Crash Test Dummies, one of Canada’s most accomplished acts of the 1990s, is coming to the deCoste Performing Arts Centre.
And because the Winnipeg-based pop/folk/alternative rock band (pick your label) plays smaller venues these days, it affords them an opportunity to connect with fans before and after shows.
“That’s something we couldn’t do in 1994, because things were a little out of control,” says Ellen Reid, a multi-instrumentalist and who also takes the lead singing role occasionally with Crash Test Dummies, such as with the band’s cover of The Ballad of Peter Pumpkinhead.
“We’re traveling in a van now instead of a bus, and that’s OK – we’re doing things on our terms now. At this stage on our lives, we wouldn’t be doing it if it wasn’t fun.”
The Winnipeg-based folk/pop band will appear Nov. 21 at the deCoste Performing Arts Centre (show time is 7:30 p.m.).
“We see younger people at our shows, which was not what we were expecting – we were expecting the vintage fans,” Reid says in a telephone interview from southern Ontario.
“Our vintage fans are bringing their adult children and they’ll say, ‘Mom and Dad raised me on you’. It’s a new generation of fans, which is awesome.”
The band received international acclaim with their sophomore record, God Shuffled His Feet (1993) and toured the world multiple times. The quirky song, Mmm Mmm Mmm Mmm, was their biggest international hit, reaching No. 4 in the U.S., No. 2 in the United Kingdom and topping the charts in Australia.
The group’s debut record in 1991, The Ghosts That Haunt Me, sold 400,000 records, largely on the strength of the hit single, Superman's Song, which helped earn the band the 1992 Juno award for Group of the Year.
THREE SONGS WITH CRASH TEST DUMMIES
With a baritone voice deeper than an old Pictou County coal mine, vocalist, songwriter and lead singer Brad Roberts first came to prominence when Superman Song zoomed up the Canadian charts in the early 1990s. In this country, it might be their signature tune.
“That’s the first song Brad ever wrote,” says Reid. “He wrote it after he saw Lyle Lovett at the Winnipeg Folk Festival. He wanted to write about an anti-hero, about the underside of a hero.”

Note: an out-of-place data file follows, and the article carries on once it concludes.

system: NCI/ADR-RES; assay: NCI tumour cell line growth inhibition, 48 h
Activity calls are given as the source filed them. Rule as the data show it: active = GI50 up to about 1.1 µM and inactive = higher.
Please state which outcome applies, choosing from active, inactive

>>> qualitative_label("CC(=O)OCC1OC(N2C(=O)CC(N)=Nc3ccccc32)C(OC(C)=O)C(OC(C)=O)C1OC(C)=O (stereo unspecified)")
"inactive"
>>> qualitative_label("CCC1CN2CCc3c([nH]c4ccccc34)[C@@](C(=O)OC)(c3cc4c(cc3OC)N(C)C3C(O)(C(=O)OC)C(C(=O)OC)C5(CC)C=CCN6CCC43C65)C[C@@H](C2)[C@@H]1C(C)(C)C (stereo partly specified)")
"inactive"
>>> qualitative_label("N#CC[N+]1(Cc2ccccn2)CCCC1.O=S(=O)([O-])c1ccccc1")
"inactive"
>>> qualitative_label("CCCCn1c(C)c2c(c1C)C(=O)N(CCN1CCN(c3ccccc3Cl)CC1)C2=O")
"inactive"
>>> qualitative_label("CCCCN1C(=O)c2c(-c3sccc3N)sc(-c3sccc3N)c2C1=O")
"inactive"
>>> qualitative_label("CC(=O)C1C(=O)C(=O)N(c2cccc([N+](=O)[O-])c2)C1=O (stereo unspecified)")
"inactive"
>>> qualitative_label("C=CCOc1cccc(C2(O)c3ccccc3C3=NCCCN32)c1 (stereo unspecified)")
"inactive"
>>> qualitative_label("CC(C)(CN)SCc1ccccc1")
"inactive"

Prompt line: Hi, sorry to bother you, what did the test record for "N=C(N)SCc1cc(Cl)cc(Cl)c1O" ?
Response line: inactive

Mmm Mmm Mmm Mmm
Roberts sent a rough copy of this song to the other members of the band when it was still in its infancy stage. He couldn’t come up with lyrics for the chorus, so Roberts just hummed over it on the demo. The band liked it so much, they didn’t want him to change it and despite backlash from critics, it would become their biggest international hit.
“It’s a song about outsiders – little kids especially – because for kids, it’s confusing when you’re are an outsider (and) you don’t understand why.”
The Ballad of Peter Pumpkinhead
Originally recorded by British 80s pop band XTC, The Ballad of Peter Pumpkinhead is a bouncy, up-tempo track whose arrangement and energy belies its darker lyrical content.
“Peter Pumpkinhead came to town
Spreading wisdom and cash around
Fed the starving and housed the poor
Showed the Vatican what gold's for
But he made too many enemies
Of the people who would keep us on our knees”
It was originally recorded it merely to give Reid an extra song for live performances, but the makers of the 1994 movie Dumb & Dumber approached Crash Test Dummies about using the song on the film’s soundtrack.
“It’s about a person when they try to do good in the world, but people turn against them,” Reid says. “Someone who is trying to do good, but is persecuted.”